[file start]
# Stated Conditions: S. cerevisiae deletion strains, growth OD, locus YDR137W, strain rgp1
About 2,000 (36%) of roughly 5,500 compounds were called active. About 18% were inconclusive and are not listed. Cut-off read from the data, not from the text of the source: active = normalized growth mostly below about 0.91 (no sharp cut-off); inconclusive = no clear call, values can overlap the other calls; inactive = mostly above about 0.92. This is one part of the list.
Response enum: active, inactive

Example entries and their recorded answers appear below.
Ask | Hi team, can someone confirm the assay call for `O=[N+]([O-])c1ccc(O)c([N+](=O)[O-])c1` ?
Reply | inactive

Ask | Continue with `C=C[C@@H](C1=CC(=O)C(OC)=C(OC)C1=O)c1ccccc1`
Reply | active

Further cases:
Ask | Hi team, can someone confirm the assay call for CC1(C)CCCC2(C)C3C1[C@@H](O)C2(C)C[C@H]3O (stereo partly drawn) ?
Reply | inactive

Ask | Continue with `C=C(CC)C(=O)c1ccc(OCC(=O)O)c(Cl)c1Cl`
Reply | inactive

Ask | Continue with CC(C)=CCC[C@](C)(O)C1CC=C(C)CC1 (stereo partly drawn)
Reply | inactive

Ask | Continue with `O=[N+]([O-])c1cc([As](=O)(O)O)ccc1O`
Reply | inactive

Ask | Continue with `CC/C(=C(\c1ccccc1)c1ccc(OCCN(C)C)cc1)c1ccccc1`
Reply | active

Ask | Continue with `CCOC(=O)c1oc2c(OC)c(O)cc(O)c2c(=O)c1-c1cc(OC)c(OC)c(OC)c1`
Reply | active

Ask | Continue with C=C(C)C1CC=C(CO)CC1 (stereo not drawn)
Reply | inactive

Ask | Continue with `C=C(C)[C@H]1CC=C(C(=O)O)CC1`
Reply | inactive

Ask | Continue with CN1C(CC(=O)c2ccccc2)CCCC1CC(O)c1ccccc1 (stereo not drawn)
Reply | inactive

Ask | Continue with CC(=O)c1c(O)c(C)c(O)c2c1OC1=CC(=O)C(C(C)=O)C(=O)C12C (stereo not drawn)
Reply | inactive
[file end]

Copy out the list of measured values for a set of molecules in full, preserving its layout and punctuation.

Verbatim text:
# Stated Conditions: S. cerevisiae deletion strains, growth OD, locus YDR137W, strain rgp1
About 2,000 (36%) of roughly 5,500 compounds were called active. About 18% were inconclusive and are not listed. Cut-off read from the data, not from the text of the source: active = normalized growth mostly below about 0.91 (no sharp cut-off); inconclusive = no clear call, values can overlap the other calls; inactive = mostly above about 0.92. This is one part of the list.
Response enum: active, inactive

Example entries and their recorded answers appear below.
Ask | Hi team, can someone confirm the assay call for `O=[N+]([O-])c1ccc(O)c([N+](=O)[O-])c1` ?
Reply | inactive

Ask | Continue with `C=C[C@@H](C1=CC(=O)C(OC)=C(OC)C1=O)c1ccccc1`
Reply | active

Further cases:
Ask | Hi team, can someone confirm the assay call for CC1(C)CCCC2(C)C3C1[C@@H](O)C2(C)C[C@H]3O (stereo partly drawn) ?
Reply | inactive

Ask | Continue with `C=C(CC)C(=O)c1ccc(OCC(=O)O)c(Cl)c1Cl`
Reply | inactive

Ask | Continue with CC(C)=CCC[C@](C)(O)C1CC=C(C)CC1 (stereo partly drawn)
Reply | inactive

Ask | Continue with `O=[N+]([O-])c1cc([As](=O)(O)O)ccc1O`
Reply | inactive

Ask | Continue with `CC/C(=C(\c1ccccc1)c1ccc(OCCN(C)C)cc1)c1ccccc1`
Reply | active

Ask | Continue with `CCOC(=O)c1oc2c(OC)c(O)cc(O)c2c(=O)c1-c1cc(OC)c(OC)c(OC)c1`
Reply | active

Ask | Continue with C=C(C)C1CC=C(CO)CC1 (stereo not drawn)
Reply | inactive

Ask | Continue with `C=C(C)[C@H]1CC=C(C(=O)O)CC1`
Reply | inactive

Ask | Continue with CN1C(CC(=O)c2ccccc2)CCCC1CC(O)c1ccccc1 (stereo not drawn)
Reply | inactive

Ask | Continue with CC(=O)c1c(O)c(C)c(O)c2c1OC1=CC(=O)C(C(C)=O)C(=O)C12C (stereo not drawn)
Reply | inactive